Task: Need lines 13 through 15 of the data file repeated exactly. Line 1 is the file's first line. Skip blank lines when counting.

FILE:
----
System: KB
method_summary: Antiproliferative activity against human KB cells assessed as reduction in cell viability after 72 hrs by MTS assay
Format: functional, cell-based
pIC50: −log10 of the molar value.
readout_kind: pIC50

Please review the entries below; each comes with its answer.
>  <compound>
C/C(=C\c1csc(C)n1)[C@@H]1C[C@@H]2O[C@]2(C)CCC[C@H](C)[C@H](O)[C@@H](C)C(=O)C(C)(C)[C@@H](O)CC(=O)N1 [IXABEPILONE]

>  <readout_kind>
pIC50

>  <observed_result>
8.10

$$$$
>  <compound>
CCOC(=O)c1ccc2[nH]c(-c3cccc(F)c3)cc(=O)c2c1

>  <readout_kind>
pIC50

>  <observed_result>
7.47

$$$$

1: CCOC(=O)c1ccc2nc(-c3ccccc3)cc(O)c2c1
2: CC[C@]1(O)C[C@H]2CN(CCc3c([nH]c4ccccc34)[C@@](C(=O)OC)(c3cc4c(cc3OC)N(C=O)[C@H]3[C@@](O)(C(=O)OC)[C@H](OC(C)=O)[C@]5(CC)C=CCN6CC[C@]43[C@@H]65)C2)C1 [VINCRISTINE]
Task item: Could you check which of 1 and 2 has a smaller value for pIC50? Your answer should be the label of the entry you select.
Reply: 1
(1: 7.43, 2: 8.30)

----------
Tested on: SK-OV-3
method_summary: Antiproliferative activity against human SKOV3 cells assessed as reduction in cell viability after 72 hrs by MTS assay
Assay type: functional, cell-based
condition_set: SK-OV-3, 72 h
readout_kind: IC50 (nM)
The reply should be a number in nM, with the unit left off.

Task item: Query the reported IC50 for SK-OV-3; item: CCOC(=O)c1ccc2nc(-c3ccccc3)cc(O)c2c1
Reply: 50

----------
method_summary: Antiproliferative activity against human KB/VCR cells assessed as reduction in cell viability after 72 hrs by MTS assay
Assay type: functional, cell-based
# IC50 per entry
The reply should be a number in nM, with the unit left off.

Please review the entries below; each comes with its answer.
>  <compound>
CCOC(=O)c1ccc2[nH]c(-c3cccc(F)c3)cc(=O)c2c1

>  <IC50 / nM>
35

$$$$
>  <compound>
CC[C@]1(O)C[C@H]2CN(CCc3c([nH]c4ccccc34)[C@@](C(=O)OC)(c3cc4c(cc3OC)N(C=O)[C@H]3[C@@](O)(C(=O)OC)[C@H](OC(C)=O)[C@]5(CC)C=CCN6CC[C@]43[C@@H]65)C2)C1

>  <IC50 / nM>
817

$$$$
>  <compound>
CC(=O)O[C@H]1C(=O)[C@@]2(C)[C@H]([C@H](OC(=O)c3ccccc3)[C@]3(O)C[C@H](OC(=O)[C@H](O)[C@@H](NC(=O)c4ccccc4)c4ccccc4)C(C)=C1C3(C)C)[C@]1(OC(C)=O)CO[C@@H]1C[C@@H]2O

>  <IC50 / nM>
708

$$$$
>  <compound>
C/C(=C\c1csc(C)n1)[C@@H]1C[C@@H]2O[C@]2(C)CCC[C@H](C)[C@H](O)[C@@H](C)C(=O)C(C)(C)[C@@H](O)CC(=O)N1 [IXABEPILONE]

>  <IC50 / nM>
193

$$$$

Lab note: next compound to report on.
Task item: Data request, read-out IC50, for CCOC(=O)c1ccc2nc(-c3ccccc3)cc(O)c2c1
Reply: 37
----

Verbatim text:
$$$$
>  <compound>
CCOC(=O)c1ccc2[nH]c(-c3cccc(F)c3)cc(=O)c2c1